Geologist gives total of $30 million to CSU’s natural resources college
DENVER ” A geologist who made his fortune in natural gas exploration said Thursday he is giving an additional $25.7 million to Colorado State University, the largest gift in the school’s history.
Edward M. Warner, a 1968 CSU graduate, helped discover the largest natural gas deposit in the last 50 years ” Wyoming’s Jonah Field ” in 1993. His donation is going to the school’s college of natural resources, which is being renamed in his honor.
He previously gave $4.3 million to the college to endow chairs in geophysics and economic geology, making his total gift $30 million.
Such donations are invested to provide a continous stream of funding to attract the best faculty, paying for their salary, laboratories and graduate research.
Earlier this week, U.S. Sen. Wayne Allard, R-Colo., announced that $2 million has been set aside for CSU’s Center for Geosciences and Atmospheric Research in this year’s defense bill.
Participate in The Longevity Project
The Longevity Project is an annual campaign to help educate readers about what it takes to live a long, fulfilling life in our valley. This year Kevin shares his story of hope and celebration of life with his presentation Cracked, Not Broken as we explore the critical and relevant topic of mental health.
Warner’s latest donation will create another geosciences endowment and will be used to hire a scholar to direct a new conservation institute. It will work with communities around the world to balance managing natural resources with improving economies and social well-being.
Warner, who is also on the board of directors of the Sand County Foundation, an environmental group based in Madison, Wisc., said the focus will be on having landowners, academics, non-profit groups and governments work together on environmental issues.
“Historically the environmental movement has asked government to solve our problems and people have had good intentions but there have been some bad results. The world is changing and people are realizing what we’re needing is cooperation, not government coercion,” he said.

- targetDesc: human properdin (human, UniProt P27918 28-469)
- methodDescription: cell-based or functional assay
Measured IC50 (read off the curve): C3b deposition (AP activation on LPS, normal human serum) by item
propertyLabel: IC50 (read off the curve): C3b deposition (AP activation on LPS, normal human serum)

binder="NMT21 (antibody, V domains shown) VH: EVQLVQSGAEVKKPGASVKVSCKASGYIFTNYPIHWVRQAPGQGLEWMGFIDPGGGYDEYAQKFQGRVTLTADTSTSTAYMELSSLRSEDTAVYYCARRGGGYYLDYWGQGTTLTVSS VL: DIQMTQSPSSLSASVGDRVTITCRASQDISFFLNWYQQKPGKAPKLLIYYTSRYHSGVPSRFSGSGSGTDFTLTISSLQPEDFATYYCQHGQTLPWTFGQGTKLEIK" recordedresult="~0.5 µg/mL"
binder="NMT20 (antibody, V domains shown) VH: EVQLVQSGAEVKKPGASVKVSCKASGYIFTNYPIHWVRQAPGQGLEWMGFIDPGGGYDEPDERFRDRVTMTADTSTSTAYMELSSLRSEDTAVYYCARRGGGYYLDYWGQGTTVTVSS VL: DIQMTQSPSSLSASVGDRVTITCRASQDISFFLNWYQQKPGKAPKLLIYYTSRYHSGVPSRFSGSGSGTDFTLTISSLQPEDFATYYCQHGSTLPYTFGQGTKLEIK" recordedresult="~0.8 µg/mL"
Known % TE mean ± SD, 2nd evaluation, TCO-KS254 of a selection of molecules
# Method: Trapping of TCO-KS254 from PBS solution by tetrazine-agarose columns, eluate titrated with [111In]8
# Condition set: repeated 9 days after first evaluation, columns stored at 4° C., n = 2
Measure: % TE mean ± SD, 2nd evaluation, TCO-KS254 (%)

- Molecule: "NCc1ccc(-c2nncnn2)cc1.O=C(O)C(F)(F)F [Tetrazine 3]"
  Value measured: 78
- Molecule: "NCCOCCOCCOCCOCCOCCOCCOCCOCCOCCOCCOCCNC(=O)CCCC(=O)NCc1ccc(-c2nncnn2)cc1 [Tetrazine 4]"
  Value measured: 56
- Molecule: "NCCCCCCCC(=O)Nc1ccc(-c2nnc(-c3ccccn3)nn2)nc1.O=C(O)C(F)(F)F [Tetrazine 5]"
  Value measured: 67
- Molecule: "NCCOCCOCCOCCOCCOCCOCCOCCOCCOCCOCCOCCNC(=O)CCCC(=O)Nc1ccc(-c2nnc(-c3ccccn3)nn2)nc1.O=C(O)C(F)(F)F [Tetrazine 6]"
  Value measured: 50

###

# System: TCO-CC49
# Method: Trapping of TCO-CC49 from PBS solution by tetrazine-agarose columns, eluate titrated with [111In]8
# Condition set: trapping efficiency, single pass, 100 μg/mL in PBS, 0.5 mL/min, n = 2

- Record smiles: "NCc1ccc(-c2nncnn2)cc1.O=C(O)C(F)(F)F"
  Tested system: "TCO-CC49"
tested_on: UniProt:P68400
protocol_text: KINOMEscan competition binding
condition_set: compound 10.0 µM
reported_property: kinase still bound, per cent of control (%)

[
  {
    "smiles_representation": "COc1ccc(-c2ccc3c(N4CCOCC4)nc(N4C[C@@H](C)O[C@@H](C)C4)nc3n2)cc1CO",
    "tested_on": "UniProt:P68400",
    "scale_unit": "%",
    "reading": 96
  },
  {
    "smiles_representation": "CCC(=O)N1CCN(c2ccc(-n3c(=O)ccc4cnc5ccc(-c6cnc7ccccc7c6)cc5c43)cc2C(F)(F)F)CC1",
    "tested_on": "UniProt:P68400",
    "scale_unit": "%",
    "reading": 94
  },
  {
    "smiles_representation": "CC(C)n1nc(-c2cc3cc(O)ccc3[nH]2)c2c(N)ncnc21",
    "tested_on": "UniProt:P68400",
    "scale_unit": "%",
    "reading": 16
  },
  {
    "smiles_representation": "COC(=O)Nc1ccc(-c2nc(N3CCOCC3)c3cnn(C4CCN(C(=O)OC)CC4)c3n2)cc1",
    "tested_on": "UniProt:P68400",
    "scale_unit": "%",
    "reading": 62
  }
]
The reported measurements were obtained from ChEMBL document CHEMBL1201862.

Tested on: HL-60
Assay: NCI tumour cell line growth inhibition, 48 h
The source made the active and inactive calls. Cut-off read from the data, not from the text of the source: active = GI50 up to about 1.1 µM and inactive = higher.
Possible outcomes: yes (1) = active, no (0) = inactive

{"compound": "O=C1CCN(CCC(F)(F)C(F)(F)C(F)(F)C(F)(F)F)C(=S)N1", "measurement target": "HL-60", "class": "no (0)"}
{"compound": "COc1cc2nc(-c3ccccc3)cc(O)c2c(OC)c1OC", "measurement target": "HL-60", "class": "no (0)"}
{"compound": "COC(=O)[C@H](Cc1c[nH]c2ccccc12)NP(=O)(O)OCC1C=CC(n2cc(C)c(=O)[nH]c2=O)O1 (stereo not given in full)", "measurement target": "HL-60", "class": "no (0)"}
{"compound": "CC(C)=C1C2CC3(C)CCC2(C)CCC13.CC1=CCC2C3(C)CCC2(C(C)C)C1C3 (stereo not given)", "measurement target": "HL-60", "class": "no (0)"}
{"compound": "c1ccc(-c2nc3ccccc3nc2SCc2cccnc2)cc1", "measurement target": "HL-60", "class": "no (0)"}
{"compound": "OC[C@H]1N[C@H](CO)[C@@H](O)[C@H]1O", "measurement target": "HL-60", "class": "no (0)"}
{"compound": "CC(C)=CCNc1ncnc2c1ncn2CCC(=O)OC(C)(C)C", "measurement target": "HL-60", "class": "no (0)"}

He said the new approach is needed, in part, because about 80 percent of the land considered to be critical habitat is privately held and people need to look at managing natural resources with economic and social needs.
Warner, who lives in Denver, said one good example of the new approach can be found in Kenya, where the government has paid the Maasai herders not to farm or fence in some land to keep open a migration route for zebras and wildebeests.
“They have to have an economic incentive. That’s true of western ranchers and lumber companies. And why shouldn’t they?” Warner said.
CSU president Larry Penley said Warner’s gift will help the school realize its goal to become a “premier 21st century land-grant university.”
“The issues of environmental science and the quality of the environment may be some of the most important ones of the 21st century,” Penley said.
Until now, CSU’s largest donation was $20.1 million awarded by heiress Pat Stryker’s Bohemian Foundation.
Support Local Journalism
Support Local Journalism
As a Summit Daily News reader, you make our work possible.
Now more than ever, your financial support is critical to help us keep our communities informed about the evolving coronavirus pandemic and the impact it is having on our residents and businesses. Every contribution, no matter the size, will make a difference.
Your donation will be used exclusively to support quality, local journalism.
Start a dialogue, stay on topic and be civil.
If you don't follow the rules, your comment may be deleted.
User Legend: Moderator Trusted User